Sunday 15 Muḥarram 1446 - 21 July 2024
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Categories of Actions in Islam

Question

Fard (obligatory), Mustahabb (encouraged, not obligatory), Mubah (permissible, optional), Makruh (not encouraged, disliked), Haram (prohibited) – I hope that you can give me an example of each of these categories.

Summary of answer

There are 5 categories of actions in Islam: 1- Fard (Obligatory); 2- Mustahab (Recommended); 3- Haram (Prohibited) 4- Makruh (Disliked); and 5- Mubah (Permissible).

Answer

Praise be to Allah.

There are 5 categories of actions in Islam and they are as follows:

  1. Obligatory (Wajib, Fard ), is that which the Lawgiver (Allah) has enjoined by way of it being compulsory. 

Examples of obligatory actions include the five daily prayers, fasting Ramadan, Zakah for those who are obliged to give it, and Hajj to the Sacred House for those who have the means of doing so. 

The one who does it will be rewarded for obeying the command, and the one who does not do it deserves to be punished. 

  1. Encouraged or recommended (Mustahab, Sunnah, Masnun or Nafl ), is that which is prescribed by the Lawgiver, but not by way of it being obligatory or compulsory. 

Examples of recommended actions include Qiyam Al-layl, the regular Sunnah prayers that are additional to the five obligatory prayers, fasting three days of every month, fasting six days of Shawwal, giving charity to the poor, and regularly reciting Adhkar and Quran. 

The one who does it will be rewarded for complying, but the one who does not do it will not be punished. 

  1. Prohibited or forbidden (Haram), is that which the Lawgiver prohibits in the sense that it is obligatory to refrain from doing it. 

Examples of forbidden actions include fornication or adultery, Riba (usury), drinking alcohol, disobedience to parents, shaving off the beard, and women displaying their adornment in front of men (who are not allowed to see her without Hijab).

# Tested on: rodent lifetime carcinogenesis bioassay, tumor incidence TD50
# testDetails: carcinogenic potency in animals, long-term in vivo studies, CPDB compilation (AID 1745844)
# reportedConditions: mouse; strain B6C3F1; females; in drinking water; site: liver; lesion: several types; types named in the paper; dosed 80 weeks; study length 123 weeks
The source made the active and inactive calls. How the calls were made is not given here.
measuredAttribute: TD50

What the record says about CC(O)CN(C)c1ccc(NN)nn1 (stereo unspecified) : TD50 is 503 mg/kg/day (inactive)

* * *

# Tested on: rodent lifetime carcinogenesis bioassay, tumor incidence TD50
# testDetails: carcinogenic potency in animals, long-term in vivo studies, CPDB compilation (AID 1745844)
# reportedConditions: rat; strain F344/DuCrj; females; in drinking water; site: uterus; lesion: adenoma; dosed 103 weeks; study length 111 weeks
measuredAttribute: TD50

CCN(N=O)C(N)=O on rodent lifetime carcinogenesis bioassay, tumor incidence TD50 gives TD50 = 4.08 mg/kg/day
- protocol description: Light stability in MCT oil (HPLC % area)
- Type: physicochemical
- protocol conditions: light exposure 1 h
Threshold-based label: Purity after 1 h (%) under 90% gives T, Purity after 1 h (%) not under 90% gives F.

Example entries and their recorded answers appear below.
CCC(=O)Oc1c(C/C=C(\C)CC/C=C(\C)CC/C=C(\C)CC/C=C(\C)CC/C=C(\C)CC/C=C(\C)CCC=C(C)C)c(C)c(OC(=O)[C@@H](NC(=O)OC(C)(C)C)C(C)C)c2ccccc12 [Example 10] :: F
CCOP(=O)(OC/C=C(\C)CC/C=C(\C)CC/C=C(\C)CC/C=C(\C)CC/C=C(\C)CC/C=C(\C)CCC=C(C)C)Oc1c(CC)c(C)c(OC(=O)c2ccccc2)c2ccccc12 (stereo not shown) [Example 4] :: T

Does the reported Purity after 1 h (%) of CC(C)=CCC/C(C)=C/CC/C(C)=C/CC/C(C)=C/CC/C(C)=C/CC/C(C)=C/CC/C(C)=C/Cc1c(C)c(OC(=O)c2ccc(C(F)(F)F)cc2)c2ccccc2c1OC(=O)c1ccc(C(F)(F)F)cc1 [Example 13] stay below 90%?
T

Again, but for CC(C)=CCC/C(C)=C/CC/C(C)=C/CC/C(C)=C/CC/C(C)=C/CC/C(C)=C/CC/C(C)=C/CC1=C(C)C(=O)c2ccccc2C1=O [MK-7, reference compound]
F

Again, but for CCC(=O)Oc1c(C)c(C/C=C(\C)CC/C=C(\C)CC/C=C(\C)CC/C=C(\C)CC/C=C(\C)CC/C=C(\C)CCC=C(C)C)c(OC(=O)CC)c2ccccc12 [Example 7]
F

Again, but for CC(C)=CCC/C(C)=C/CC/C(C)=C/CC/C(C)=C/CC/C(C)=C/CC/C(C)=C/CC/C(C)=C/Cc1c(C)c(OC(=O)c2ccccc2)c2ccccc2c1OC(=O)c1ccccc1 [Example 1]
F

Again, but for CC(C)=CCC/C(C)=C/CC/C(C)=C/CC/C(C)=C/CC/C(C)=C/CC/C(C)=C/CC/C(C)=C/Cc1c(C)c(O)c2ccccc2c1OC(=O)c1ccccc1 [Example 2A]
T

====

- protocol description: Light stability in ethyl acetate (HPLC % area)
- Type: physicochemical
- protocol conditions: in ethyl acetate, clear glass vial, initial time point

The one who refrains from doing that which is prohibited will be rewarded for complying, and the one who does it deserves to be punished. 

  1. Disliked (Makruh), is that which the Lawgiver disallowed, but not in the sense of it being obligatory to refrain from it. 

Examples of disliked actions include giving and taking with the left hand; women following funeral processions; socialising after the `Isha’ prayer; praying in a garment of which no part is covers the shoulder; offering supererogatory prayers after Fajr until the sun is fully risen, or after `Asr until the sun has set. 

The person who refrains from a disliked action will be rewarded for complying, but the one who does it will not be punished. 

  1. Permissible (Mubah, Halal, Ja’iz), is that to which no command or prohibition is connected to the deed itself. 

Examples of permissible actions include eating and drinking; buying and selling; travelling for the purpose of tourism or seeking provision; engaging in intimacy with spouses during the night in Ramadan. 

The restriction on the definition of what is permissible is indicated by the phrase “To the deed itself”, because there may be an instruction that is connected to it, which makes it enjoined or disallowed. 

In principle, buying water is permissible, but if doing Wudu for an obligatory prayer depends on that, then it becomes obligatory to buy it, because anything without which an obligatory duty cannot be completed becomes obligatory. 

In principle, travelling for the purpose of tourism or leisure is permissible, but if that travel is to a land of the disbelievers in which there is a great deal of temptation and evildoing, and immorality is widespread, then that travelling becomes prohibited, because it is a means that leads one to falling into that which is unlawful. 

For more details, please see the following answers: 174947 , 26242 , 14258 , and 36546

For more information, please see the following books:

  • Rawdat An-Nazir wa Jannat Al-Manazir by Ibn Qudamah (1/150-210)
  • Al-Bahr Al-Muhit by Az-Zarkashi (1/140-240)
  • Sharh Al-Usul min ‘Ilm Al-Usool by Ibn ‘Uthaymin (p. 46-68) 

And Allah knows best.

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Source: Islam Q&A